How the Silver Boom Made Southwest Colorado & Its Wild Mining Towns
By Kim Cassels • June 3, 2021
How the Silver Boom made Southwest Colorado & Its Wild Mining Towns
Before the mid 1800s, Colorado mining towns were nonexistent. The untapped land was merely an open, unclaimed swath of pristine peaks rising between wild western territories. White settlers certainly made their way through these rugged mountains on the way to kinder terrain, but few had good reasons to establish settlements within them until 1859, via Rocky Mountain PBS.
When the California Gold Rush was in full pickaxe-swing in 1849, prospectors certainly couldn’t ignore these massive snowcaps on their way to the West Coast. So after Cali’s rush faded, its metal heads quickly set their sights on the Rockies. In 1861, due to the insistence of the gold diggers, the mineral-rich area joined the territories as Colorado— meaning, “colored red” in Spanish.
Southwest Colorado in particular had its own unique influx of character in the developing West. Its remote wildernesses made the journeys far more interesting (dangerous) along with the prominent presence of the area’s indigenous peoples.
Prospectors did begin finding some golden treasure in Southwest Colorado during this time, not on the scale of Idaho Spring or Breckinridge, but enough to keep them interested in the area per Uncover Colorado. But the Civil War would call for the burliest of brutes available, and it naturally left miners preoccupied with muskets and cannons rather than shovels and dynamite until 1865.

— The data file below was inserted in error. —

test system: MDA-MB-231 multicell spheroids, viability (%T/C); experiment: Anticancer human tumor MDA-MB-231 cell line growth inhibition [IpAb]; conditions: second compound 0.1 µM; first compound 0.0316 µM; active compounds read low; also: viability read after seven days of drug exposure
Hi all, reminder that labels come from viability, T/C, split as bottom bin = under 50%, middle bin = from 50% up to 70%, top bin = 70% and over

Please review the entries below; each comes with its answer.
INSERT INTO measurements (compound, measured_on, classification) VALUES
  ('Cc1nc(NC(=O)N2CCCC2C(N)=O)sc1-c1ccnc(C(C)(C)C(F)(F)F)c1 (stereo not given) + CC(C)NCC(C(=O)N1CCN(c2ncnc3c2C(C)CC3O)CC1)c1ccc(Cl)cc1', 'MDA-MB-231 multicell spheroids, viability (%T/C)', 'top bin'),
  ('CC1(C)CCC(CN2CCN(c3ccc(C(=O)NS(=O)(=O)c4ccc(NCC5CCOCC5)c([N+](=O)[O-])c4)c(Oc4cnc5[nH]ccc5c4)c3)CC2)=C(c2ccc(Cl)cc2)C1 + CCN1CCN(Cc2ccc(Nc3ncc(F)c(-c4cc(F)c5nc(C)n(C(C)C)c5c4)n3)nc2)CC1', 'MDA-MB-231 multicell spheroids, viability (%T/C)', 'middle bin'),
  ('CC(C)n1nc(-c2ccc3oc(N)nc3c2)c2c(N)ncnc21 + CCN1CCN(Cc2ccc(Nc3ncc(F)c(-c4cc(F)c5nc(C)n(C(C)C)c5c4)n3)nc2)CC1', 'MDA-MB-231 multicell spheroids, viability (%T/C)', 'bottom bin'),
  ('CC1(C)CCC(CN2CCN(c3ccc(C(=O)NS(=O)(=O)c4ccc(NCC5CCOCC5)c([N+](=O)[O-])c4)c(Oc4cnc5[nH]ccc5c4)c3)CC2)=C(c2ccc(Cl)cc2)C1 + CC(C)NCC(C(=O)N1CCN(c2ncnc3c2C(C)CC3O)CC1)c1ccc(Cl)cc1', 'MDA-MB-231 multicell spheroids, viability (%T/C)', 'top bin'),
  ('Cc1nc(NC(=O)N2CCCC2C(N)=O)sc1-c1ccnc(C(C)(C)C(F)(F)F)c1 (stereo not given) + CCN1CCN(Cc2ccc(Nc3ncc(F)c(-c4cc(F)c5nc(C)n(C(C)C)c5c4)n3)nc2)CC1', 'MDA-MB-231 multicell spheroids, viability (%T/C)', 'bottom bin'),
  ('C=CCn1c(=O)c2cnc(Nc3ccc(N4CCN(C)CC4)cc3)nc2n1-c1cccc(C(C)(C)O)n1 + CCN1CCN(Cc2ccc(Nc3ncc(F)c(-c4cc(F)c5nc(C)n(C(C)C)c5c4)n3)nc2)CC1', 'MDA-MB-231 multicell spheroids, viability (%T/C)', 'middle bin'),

The Silver Boom
After the war, miners slowly started coming back to Colorado to get rich quick and head back to wherever they came from, be it New England or Russia, per Western Mining History. They arrived across the San Juan Mountains in fleets of wooden wagons on roads in the making, bumbling across country that the Utes knew to only visit during the game season.
And because these mountains had belonged to Utes for the past 500 years, tribes made it undoubtedly difficult for the heavily mustached newcomers blasting their sacred hunting grounds apart.
In an effort to “compromise” the rights to these prosperous lands, the Treaty of 1868 was signed by both tribe leaders and government officials. The document designated 18 million square miles of turf throughout Colorado and Utah to indigenous tribes, leaving them with a third of ownership over the Colorado territory— including the silver-loaded San Juan Mountains.
So when prospectors began striking away at veins anyway in indigenous lands, a makeshift deal known as the Brunot Agreement promptly came along in 1873, which sold off the San Juans from the Ute reservation.
Then in 1878, the price of silver shot up into the heavens due to the Bland-Allison Act. The law was instituted as a remedy to the five year depression, and hoisting the value of American currency by backing it with silver and gold. Congress was then required to buy 4.5 million ounces of silver from western mines every month.
And so the wild, metal-laden peaks became fully open for big business. The area was staggeringly remote and undeveloped, and hauling freight to and from sources became the kickstarter of multiple technological ingenuities.
Meanwhile the mines were tunnels of treachery themselves, with shafts being easy to fall into, collapse, trap toxic gases, or flood. Miners who survived chipped away at the igneous for 10 hours a day in absolute darkness, with only candles in their hats to see what wall was their target. And when they rose from the depths, a town made of trigger-happy saloons and tragedy-stricken brothels were their only refuge.
Here is a nugget of history on the mining towns of Southwest Colorado that made the West so wild.
Silverton – Silver by the Ton
The glacially sculpted valley where Silverton rests was first known to white folks as Baker’s Park through the 1860’s. The namesake belonged to a Colorado gold rusher, Charles Baker, who found a respectable amount of gold fluttering through the contributing streams of the Animas River.